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Husson Internal Medicine is in one of Medicare’s Pioneer ACOs and reported some savings.
Dr. Frank Bragg practices at Husson Internal Medicine, one of seven primary-care practices with Eastern Maine Medical Center. The hospital is in one of Medicare's Pioneer ACOs and reported some savings.

Shift to coordinated care

Qualifying for ACOs a tough challenge for rurals


By Beth Kutscher
Posted: October 19, 2013 - 12:01 am ET
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The town of Paris, Tenn., population 10,166, boasts a 60-foot replica of the Eiffel Tower and draws visitors with events such as the “World's Biggest Fish Fry.”

It's also a community where 19% of the population lives below the poverty line and residents struggle with high rates of diabetes, chronic obstructive pulmonary disease and high cholesterol, plus low health literacy. With the closest major city, Nashville, and its major medical centers two hours away, the job of overseeing population health falls to 101-bed Henry County Medical Center, the only hospital in the county.

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“We're a very poor-health community,” says Thomas Gee, the hospital's administrator and CEO. “Just being in rural Tennessee, that puts us at ground zero. There's a lot of room for improvement.”

The quality-improvement agenda of the Patient Protection and Affordable Care Act is intended to help improve the health of communities like Henry County. While rural healthcare providers say they're doing their part to meet the “Triple Aim” of better care for individuals, better health for populations and reduced healthcare spending, they're facing a bumpy road in the shift from fee-for-service to value-based payment.

Lacking in electronic health records and data analytics expertise, many rural providers are not even being given the chance to participate in risk-based managed-care contracts and accountable care organizations, says Jennifer Lundblad, president and CEO of Stratis Health, a Bloomington, Minn.-based not-for-profit that focuses on healthcare quality and safety issues.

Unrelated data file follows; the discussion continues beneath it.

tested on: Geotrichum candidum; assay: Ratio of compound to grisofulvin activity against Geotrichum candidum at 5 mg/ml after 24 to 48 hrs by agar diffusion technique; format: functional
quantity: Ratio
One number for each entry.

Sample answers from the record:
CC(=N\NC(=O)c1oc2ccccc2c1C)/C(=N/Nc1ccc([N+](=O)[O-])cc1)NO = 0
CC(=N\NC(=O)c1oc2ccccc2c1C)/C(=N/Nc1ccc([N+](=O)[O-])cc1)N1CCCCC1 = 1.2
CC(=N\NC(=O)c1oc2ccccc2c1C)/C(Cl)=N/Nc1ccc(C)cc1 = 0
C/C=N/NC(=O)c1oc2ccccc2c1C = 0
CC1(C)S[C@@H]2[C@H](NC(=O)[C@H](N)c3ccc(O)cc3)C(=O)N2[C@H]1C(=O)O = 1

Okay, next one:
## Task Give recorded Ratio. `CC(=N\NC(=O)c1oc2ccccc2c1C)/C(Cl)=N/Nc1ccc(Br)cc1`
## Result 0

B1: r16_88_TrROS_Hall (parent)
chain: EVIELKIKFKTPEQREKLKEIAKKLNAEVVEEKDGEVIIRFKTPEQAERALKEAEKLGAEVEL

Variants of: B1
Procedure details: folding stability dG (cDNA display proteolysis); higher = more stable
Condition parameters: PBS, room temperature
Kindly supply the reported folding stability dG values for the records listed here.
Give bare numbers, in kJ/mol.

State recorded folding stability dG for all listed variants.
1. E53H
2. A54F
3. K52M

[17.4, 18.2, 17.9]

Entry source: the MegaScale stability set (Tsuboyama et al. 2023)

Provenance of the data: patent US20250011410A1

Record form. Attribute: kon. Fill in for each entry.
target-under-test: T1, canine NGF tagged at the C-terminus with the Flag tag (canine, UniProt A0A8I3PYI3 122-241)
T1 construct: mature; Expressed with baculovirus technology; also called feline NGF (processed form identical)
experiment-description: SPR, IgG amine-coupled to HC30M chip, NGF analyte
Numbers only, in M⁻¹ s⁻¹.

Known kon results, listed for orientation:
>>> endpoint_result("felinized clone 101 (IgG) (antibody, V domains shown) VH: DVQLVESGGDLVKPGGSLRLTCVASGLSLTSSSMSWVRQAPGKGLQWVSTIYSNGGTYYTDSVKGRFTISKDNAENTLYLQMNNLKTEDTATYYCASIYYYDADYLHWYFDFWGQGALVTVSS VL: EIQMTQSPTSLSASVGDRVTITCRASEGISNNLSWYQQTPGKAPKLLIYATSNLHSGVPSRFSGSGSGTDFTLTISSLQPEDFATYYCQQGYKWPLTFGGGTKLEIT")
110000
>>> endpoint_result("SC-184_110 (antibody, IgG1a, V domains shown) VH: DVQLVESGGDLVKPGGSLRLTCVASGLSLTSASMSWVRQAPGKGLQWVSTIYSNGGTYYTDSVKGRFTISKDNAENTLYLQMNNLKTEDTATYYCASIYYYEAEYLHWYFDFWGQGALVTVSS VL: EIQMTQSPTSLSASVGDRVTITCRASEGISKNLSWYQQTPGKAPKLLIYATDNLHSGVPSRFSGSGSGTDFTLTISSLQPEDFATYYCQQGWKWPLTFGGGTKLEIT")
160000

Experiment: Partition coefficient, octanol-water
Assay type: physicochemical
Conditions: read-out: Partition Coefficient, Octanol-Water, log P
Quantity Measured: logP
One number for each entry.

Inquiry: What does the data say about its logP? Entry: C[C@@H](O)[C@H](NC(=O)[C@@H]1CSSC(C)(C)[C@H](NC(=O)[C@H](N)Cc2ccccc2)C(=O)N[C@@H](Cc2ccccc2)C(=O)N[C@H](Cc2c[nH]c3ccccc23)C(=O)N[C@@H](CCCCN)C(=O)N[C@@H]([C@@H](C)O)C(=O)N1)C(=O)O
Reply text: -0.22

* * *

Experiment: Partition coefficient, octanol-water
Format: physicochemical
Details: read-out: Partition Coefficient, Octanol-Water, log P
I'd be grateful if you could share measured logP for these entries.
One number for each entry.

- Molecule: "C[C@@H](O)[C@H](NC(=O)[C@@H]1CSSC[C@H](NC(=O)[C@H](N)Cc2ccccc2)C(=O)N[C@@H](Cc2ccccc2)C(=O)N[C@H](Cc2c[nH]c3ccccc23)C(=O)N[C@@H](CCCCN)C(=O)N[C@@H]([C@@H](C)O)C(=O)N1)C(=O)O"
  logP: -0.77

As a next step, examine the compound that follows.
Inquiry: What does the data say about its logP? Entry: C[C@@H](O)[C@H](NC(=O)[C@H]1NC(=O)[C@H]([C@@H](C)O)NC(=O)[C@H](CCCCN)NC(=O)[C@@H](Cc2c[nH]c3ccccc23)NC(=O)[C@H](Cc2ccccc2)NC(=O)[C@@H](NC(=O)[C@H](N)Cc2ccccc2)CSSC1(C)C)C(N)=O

In addition, Medicare ACO programs require a minimum of 5,000 beneficiaries, which by itself could be a barrier in a small community. “They're not offered the opportunity to shift from volume to value,” Lundblad says.

But some rural hospitals that are part of larger health systems and have more financial resources than standalone facilities have launched accountable care initiatives. And for smaller independent hospitals, organizations such as the National Rural ACO are working to create a pooled ACO for rural Medicare beneficiaries across the country.

Henry County Medical Center participates in the 17-county Delta Rural Health Initiative, where it works on chronic-disease management and pharmacy assistance programs. It has clinics in the community and offers free cholesterol screenings and diabetes education programs.

It also is investing heavily in technology and is now at Stage 2 in meaningful use of EHRs. “All that stuff is really expensive to do,” Gee says. The hospital ended fiscal 2012 with $287,000 in net income on $71.7 million in revenue, according to a financial statement filed with the state.

Gee estimates that the medical center's efforts have saved patients more than $1 million in prescription costs. But whether there will be a financial return on investment for the hospital is still uncertain. “I'm seeing patients benefit, but I'm not seeing it translate to financial benefits for the institution,” Gee says. “It hasn't accrued to us—it's accrued to patients.”